Budget constraints force Grandview police to shuffle duties

GRANDVIEW - Cutbacks at the Grandview Police Department have led to some officers taking on extra duties, which may result in slower investigations, but Assistant Chief Kal Fuller said the same number of officers will continue to be out on the roads.

The budget cuts approved by the Grandview City Council for 2013 removed one full-time officer position. In addition, a sergeant position that was vacant in 2012 remains unfilled. With the retirement of Assistant Chief Mark Ware, Fuller was moved into the assistant chief spot but his sergeant position has not been replaced.

"We used to have four sergeants, now we have two," said Fuller. "I'm still doing many of the duties from when I was a sergeant along with my new duties."

In the recent past the department has also had two detectives, but one of the detectives is now working as a road officer to cover the gap.

"It limits how much we can do," Fuller said. "Individual cases are still being worked on, but we no longer have the time to see the connections and tie things together."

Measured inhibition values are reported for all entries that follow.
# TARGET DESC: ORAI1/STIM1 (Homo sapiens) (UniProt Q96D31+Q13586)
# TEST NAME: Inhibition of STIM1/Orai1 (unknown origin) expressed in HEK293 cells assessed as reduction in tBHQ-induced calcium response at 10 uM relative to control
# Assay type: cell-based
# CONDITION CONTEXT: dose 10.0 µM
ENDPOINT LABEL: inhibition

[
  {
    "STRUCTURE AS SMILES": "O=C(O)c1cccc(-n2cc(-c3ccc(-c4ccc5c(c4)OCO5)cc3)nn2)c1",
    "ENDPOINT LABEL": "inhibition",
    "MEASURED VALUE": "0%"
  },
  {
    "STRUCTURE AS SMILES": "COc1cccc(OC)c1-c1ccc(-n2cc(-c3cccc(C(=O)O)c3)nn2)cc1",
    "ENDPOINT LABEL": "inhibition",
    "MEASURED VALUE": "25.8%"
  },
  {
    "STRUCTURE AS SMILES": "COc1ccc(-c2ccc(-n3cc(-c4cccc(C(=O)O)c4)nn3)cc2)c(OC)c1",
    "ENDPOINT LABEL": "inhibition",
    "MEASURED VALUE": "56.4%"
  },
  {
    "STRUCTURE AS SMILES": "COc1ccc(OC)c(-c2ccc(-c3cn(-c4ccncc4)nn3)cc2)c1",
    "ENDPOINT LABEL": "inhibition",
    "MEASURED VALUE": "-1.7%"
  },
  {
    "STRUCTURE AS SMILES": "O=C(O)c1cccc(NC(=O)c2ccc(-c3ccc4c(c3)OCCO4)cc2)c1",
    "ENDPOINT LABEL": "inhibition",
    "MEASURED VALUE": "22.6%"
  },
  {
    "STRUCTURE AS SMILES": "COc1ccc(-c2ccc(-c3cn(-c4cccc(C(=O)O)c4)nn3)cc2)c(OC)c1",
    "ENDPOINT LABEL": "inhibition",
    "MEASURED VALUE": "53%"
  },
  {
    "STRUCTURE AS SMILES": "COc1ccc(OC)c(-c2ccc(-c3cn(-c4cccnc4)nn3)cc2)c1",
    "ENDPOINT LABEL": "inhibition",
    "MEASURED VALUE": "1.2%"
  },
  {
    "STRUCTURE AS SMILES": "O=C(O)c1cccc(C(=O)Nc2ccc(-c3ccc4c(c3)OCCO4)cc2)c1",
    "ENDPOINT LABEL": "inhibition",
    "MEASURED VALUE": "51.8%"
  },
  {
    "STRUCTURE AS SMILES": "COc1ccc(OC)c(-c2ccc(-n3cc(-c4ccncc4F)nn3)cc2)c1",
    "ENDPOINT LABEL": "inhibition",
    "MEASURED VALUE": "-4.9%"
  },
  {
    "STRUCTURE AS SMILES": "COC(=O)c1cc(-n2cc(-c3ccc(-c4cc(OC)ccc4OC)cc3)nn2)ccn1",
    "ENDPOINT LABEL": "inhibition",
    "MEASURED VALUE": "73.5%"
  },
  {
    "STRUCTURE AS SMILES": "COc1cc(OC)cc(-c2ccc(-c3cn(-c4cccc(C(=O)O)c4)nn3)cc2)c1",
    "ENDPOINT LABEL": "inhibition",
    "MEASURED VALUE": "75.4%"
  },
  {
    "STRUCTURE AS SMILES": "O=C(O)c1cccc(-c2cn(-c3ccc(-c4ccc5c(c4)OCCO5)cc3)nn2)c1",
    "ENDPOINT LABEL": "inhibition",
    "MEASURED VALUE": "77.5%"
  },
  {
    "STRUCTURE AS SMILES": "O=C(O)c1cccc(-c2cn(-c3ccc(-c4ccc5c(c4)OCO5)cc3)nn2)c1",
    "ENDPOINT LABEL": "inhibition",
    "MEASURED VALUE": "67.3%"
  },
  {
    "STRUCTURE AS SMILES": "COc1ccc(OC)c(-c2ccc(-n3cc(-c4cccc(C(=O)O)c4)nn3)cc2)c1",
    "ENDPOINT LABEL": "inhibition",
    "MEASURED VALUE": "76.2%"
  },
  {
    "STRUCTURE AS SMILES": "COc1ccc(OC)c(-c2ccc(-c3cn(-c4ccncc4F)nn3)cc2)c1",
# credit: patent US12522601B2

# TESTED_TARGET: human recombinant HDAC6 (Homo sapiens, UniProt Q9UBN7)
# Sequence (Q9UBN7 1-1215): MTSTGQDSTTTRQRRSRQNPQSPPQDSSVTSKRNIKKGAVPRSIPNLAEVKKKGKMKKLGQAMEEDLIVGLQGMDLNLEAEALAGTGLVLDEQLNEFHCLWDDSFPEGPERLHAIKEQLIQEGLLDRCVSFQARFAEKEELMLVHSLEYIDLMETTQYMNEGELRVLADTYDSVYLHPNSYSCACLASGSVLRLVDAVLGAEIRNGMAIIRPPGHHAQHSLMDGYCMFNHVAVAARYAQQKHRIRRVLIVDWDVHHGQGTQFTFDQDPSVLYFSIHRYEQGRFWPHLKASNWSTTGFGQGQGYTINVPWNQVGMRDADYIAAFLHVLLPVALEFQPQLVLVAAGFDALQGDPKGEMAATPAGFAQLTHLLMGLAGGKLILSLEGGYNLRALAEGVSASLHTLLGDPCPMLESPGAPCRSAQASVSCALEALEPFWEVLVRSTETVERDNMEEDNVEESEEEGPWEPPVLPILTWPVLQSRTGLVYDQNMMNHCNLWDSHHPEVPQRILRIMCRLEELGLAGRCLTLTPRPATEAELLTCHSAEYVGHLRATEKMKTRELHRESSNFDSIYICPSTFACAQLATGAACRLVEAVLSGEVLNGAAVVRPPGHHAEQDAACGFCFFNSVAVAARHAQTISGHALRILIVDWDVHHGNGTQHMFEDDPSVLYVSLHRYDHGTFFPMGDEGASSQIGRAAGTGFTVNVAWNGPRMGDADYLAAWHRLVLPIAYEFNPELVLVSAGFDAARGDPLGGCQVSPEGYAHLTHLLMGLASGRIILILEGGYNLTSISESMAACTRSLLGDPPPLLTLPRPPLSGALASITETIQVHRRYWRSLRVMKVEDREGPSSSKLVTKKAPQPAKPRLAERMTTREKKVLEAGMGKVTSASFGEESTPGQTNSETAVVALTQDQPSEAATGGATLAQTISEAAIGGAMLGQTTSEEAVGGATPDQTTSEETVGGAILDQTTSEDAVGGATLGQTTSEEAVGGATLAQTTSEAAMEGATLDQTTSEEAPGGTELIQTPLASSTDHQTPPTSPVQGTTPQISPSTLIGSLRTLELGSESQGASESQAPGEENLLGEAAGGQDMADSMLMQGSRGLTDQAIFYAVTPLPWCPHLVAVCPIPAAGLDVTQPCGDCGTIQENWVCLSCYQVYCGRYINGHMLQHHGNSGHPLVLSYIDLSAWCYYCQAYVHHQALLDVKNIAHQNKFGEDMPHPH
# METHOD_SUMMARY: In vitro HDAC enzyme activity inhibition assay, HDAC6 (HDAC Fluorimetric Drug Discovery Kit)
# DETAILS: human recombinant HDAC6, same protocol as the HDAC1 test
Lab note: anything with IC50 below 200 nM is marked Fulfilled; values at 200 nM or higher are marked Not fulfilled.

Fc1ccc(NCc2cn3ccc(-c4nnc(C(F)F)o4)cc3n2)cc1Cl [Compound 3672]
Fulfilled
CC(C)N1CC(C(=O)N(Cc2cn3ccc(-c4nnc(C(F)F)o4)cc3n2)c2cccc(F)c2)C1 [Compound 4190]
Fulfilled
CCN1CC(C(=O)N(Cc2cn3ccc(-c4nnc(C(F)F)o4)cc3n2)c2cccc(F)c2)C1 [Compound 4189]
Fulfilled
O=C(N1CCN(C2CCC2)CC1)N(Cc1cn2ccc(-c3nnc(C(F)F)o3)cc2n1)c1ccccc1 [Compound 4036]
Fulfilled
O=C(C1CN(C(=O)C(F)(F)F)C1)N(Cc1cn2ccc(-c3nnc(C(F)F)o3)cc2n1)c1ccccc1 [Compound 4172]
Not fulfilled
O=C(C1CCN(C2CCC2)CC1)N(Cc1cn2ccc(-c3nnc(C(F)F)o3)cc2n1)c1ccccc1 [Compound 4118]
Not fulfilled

Fuller also said investigations will take a little longer to complete. The loss of a detective position cuts back on the flexibility of the department.

"When we needed another officer on the street the gang detective could suit up and be out there," Fuller said. "It helped to cut back on overtime. The second detective also took the overflow from the first detective along with working on gangs."

Fuller said the detectives also used to help officers to get search warrants, which sped up investigations. Tightening restrictions by the courts on warrant requests have also taken a toll.

"It's a domino effect," he said. "It's like playing whack-a-mole. You might catch up for a moment, but problems will pop up somewhere else."

Despite the issues, Fuller said the department has been lucky so far this year. A lack of serious crimes like homicide has meant the department has been able to stay on top of everything despite the cutbacks.

"A boat paddling upstream needs a certain number of people to make forward progress," he said. "At a certain point, even though you are paddling, you are standing still compared to the shore. If you stop paddling you are washed downstream."


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